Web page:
Firstly, have you considered putting a Barn Owl box inside a building?
There are lots of reasons why Barn Owl boxes in buildings are better than nestboxes in trees.
They are cheaper too!
However, if you have a suitable tree, tree boxes are much more practical than boxes on poles.
- A mature tree with a thick trunk.
- Isolated, in a hedgerow or on the woodland edge.
- With a high canopy.
- With few or no low branches.
- Where a nestbox can be placed at least 3 metres above ground level.
- Where the nestbox access hole would be visible to a passing owl, even when the tree is in full leaf and seen from a distance.
- Quite close to strips or patches of rough grassland.
- If the box hanging system involves screwing or nailing into a tree, then please choose a dead tree, where possible.
Watch the video above or see our Photoguide: Choosing the right tree for a Barn Owl box.
Why we don’t recommend fixing a tree box on a pole:
- On a live tree, owls benefit from additional shelter. On a pole they are far more exposed.
- A tree box with an internal depth of 450mm reduces the chance of owlets falling (before they are ready to fly) but it does not eliminate the danger entirely. With a well designed tree-mounted box, a fallen owlet might be able to scramble up the tree trunk and re-enter the box. In the case of a tree box mounted on a pole, this is impossible.
- A well designed pole box is much bigger and much deeper than one designed for fixing to a tree. This eliminates the danger of owlets falling because they cannot get out until they are able to fly.
Top tips for nestbox trees:
- Barn Owls are interested in holes rather than boxes.
- Face the access hole towards open ground but avoid the prevailing weather if possible.
- Trees with low branches/leaves and trees screened by other trees/buildings are not suitable because the access hole will be hidden.
- Tree boxes within woodland are very unlikely to attract Barn Owls.
Is your landscape suitable?
- Barn Owl nest boxes in the UK & Ireland should be placed in open countryside in isolated trees or trees that overlook open habitat.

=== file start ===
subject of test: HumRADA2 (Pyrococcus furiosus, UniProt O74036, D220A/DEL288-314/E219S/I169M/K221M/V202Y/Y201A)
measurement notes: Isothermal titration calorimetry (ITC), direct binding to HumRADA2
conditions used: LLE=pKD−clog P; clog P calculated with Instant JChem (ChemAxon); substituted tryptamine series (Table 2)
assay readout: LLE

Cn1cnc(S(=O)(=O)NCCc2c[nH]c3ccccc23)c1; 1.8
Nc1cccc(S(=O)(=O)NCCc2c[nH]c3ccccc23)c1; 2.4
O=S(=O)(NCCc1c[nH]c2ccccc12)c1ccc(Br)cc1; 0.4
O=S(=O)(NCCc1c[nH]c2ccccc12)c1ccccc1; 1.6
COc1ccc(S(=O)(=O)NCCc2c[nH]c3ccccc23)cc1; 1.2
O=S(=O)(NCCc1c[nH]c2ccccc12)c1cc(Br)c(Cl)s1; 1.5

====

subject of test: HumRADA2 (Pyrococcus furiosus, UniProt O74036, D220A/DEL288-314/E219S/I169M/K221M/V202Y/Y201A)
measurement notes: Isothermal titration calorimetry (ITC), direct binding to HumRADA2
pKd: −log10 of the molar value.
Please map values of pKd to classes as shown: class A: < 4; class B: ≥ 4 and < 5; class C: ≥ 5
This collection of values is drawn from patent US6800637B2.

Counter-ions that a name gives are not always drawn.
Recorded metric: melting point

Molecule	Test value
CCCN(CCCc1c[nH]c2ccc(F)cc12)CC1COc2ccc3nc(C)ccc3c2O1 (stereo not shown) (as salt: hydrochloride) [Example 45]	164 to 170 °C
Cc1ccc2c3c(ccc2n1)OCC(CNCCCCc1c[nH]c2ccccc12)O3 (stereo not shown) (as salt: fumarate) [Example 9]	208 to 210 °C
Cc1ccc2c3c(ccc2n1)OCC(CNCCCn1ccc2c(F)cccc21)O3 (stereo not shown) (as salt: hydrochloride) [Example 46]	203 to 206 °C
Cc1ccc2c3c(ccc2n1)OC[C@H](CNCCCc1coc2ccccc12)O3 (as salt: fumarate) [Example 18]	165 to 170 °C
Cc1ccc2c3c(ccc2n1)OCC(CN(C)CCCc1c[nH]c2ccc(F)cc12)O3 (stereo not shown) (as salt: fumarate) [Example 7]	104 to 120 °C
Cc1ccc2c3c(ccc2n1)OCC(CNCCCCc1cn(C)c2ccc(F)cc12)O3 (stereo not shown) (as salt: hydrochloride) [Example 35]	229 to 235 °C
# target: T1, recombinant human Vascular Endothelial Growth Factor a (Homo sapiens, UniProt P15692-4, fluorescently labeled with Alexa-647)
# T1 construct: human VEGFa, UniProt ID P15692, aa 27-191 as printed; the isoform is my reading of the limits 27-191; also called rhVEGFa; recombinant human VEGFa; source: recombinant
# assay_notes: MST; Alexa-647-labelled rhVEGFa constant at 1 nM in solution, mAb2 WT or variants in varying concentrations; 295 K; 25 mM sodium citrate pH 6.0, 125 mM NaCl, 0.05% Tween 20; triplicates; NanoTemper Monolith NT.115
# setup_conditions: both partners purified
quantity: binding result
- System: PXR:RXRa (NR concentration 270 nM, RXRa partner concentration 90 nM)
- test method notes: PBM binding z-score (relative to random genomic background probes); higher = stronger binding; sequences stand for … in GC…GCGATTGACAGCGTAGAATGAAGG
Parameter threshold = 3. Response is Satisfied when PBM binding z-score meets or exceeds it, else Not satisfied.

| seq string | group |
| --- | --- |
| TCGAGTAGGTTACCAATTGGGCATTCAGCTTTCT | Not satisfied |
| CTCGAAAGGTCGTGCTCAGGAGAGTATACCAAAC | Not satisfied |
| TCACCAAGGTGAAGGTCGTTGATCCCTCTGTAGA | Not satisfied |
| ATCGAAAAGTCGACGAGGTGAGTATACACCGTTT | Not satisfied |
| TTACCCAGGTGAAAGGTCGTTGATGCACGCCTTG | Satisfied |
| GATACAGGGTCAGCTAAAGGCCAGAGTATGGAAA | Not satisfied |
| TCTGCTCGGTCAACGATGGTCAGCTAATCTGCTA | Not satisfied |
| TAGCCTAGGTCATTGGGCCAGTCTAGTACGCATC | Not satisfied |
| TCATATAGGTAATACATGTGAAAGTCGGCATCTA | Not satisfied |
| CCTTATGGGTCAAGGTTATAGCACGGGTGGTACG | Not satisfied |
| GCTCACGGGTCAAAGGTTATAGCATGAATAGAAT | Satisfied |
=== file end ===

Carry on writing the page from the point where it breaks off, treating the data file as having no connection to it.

- Avoid urban, suburban, dense forest and high mountain areas.
- Sites within 1 km of a motorway or other fast, unscreened main road should be avoided due to the risk of road-deaths.
- Nestboxes do not need to be placed within rough grassland as the birds are perfectly capable of ‘commuting’ across unsuitable habitats before starting to hunt and have very large home ranges.
- Check to see if your local landscape is suitable.
You can build a Barn Owl treebox or you can simply
buy a Barn Owl Trust nestbox for fixing to a tree.
- Materials to use.
- Barn Owl box plan and construction.
- How to put up a tree box.
- Your safety.
- How and when to clean it out.
- Essential requirements for Barn Owl tree box designs.
The dimensions given in the owl box plans below must be treated as the minimum required size.
Ideal Barn Owl boxes would be much bigger: a full 1 metre from the bottom of the entrance hole to the bottom of the box and with a floor area of at least 1m x 1m. However, owl boxes that big would be very difficult to erect and more expensive to build.
American Barn Owls are larger: Dimensions for a Barn Owl nestbox in the USA.
The basic owl box should be built using rot-resistant or Tanalith E treated sheet material manufactured using a waterproof adhesive. We use 9mm exterior grade tanalised softwood ply (or structural exterior grade ply complying with EN314-2 Class 3, CE2+ or C+/C), 25 x 50mm tanalised batten and 30mm rust-resistant screws. Please avoid using hardwood ply, unless it is stamped “FSC Approved”.
Where tanalised plywood is not available, any type of wood preservative may be used provided that the box is dry before erection. It is essential that the edges and ends of all parts are treated before assembly.
The top of the owl box should be covered with heavy duty roofing felt. A waterproof sealant (such as Ever-Build Weather-Mate) should be used in all the wood joints to prevent water seeping in. If you need proof that this is necessary, try leaving your nestbox under a sprinkler for a few hours. 20mm diameter drainage holes can also be drilled in the floor of the box. The front, back and sides must overhang the floor of the box.
Note: The use of external preservative and waterproof sealant in the joints will not stop the plywood de-laminating. You must choose plywood made with a waterproof adhesive (EN314-2, Class 3).
Watch the video above or have a look at our photo guide – how to build a Barn Owl Tree Nestbox.
- Our deep nest box design is much safer for owlets due to a 450mm drop from the entrance hole to the floor and a landing tray with a raised edge.
- If you wish to vary from this owl box diagram, please check our essential criteria for exterior Barn Owl boxes.
Watch the video above or see our photo gallery showing the 2 methods to use when erecting Barn Owl boxes for trees.
(NB: A ‘Nestbox Hanging Kit’ is included with all Barn Owl Trust tree nestboxes.)